December 29th, 2018

(no subject)

Several months ago, the Oxford Union invited a couple of RT editors to give a talk. The opening, by one of them, Nikolay Bogachikhin, a managing editor of RT UK, started like this:

I should probably give you a content warning that what you are about to hear now and what you are about to be exposed to has been called propaganda, fake news, and foreign agent's information; so for those of you who are not that brave-hearted... That was just a joke. (link)

This brought to mind an episode from another talk, also at Oxford Union, by Yanis Varoufakis:

And we have this remarkable situation, where in our infinite wisdom — this is an ironic phrase, just in case you didn't get it... (link)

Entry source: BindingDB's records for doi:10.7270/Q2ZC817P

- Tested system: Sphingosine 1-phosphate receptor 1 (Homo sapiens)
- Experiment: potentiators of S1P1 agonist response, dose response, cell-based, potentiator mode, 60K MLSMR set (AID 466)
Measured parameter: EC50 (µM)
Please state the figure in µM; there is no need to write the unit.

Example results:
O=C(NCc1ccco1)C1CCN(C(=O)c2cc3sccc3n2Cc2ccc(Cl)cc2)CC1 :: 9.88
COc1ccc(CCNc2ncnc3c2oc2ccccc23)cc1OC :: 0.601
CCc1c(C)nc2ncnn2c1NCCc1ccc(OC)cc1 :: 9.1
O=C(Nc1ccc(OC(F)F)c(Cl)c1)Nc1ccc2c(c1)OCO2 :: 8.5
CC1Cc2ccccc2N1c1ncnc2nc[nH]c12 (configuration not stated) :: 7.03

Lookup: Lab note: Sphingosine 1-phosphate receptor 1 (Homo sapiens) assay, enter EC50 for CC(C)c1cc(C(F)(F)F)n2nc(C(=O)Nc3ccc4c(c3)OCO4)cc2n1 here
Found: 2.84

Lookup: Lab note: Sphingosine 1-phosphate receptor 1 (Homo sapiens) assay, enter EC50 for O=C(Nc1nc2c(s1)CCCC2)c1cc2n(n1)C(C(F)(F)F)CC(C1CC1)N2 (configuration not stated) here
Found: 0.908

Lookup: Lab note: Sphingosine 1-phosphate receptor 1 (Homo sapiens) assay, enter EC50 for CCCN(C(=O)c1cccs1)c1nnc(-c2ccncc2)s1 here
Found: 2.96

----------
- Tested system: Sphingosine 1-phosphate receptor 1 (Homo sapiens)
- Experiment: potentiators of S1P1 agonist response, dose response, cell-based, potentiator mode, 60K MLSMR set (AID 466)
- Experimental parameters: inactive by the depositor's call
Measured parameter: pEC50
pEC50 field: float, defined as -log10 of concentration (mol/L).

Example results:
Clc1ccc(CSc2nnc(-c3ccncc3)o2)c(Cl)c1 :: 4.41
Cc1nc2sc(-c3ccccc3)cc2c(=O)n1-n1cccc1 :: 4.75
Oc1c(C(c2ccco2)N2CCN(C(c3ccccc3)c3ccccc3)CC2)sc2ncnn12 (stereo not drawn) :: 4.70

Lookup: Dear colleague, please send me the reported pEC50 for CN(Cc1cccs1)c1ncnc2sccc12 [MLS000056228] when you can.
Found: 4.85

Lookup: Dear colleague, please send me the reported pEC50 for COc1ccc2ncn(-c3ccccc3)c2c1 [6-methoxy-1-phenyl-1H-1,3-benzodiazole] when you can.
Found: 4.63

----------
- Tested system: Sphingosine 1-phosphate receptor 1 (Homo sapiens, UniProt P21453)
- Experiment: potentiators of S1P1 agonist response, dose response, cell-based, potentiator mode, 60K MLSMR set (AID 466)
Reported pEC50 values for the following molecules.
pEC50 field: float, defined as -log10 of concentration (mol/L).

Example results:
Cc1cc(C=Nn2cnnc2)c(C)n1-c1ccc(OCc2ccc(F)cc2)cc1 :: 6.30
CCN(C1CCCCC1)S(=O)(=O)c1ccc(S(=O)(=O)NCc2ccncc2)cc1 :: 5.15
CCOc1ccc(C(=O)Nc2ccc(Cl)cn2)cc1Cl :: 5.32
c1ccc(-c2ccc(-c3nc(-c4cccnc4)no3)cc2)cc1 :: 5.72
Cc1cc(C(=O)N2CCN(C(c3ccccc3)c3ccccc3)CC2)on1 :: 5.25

Which made me reflect that attempts at humor, followed by an immediate explanation that such an attempt was made, is probably a sign of insecurity with the language or with a particular communicative situation; proficient speakers, comfortable with deadpan, aren't likely to comment on their attempts at irony. But then I listened some more to this Bogachikhin fellow, and felt ashamed of even thinking to compare him to Varoufakis. Varoufakis is fluent in his somewhat idiosyncratic English; Bogachikhin’ command of English, in contrast, is very poor. I was surprised that a man with such linguistic abilities would occupy an editorial post in the British branch of RT, and sad that he was invited to present RT’s editorial viewpoint. Next to him, the other RT editor (from Moscow) was a fountain of eloquence; but they both pale in comparison to how an RT anchor could have presented their case. Or compared with Vladimir Pozner, who gave a decent talk at Yale recently.